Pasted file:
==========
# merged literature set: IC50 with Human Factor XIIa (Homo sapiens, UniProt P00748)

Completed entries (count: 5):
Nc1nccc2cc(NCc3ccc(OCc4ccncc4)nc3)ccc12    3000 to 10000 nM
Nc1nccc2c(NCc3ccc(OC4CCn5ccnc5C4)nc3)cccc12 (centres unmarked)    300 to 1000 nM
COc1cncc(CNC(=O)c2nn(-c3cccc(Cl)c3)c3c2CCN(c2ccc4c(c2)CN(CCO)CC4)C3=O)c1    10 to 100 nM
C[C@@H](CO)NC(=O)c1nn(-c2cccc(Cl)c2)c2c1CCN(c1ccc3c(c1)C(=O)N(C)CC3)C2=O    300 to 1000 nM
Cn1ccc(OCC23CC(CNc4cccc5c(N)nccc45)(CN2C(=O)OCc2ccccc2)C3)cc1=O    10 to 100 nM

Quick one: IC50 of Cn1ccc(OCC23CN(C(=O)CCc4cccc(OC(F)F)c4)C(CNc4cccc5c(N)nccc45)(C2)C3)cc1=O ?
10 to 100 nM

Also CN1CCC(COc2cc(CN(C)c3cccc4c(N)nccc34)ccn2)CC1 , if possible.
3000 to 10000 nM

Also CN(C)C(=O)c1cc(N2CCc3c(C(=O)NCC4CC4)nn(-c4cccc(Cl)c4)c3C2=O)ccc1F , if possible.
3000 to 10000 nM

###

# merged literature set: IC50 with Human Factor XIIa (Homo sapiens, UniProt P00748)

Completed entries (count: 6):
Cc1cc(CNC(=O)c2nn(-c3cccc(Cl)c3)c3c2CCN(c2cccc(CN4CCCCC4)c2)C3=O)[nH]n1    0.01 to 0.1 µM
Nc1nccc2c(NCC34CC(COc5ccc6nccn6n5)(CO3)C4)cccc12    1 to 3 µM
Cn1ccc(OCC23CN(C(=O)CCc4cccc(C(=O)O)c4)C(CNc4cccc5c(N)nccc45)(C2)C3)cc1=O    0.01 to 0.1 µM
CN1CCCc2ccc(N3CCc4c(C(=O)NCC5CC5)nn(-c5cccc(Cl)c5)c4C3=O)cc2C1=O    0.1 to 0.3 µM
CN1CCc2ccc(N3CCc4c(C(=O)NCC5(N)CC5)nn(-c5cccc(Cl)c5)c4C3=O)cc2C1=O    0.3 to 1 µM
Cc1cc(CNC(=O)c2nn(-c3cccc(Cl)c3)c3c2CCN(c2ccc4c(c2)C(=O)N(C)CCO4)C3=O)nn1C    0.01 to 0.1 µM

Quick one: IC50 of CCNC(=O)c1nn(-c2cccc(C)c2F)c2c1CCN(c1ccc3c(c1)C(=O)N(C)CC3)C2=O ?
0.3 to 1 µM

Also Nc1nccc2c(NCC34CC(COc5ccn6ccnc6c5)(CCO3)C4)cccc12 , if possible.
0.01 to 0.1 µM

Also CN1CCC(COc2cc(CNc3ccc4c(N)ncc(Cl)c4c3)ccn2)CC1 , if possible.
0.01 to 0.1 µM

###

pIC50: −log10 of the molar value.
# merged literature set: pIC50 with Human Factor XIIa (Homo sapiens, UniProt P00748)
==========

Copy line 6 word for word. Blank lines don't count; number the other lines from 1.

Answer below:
C[C@@H](CO)NC(=O)c1nn(-c2cccc(Cl)c2)c2c1CCN(c1ccc3c(c1)C(=O)N(C)CC3)C2=O    300 to 1000 nM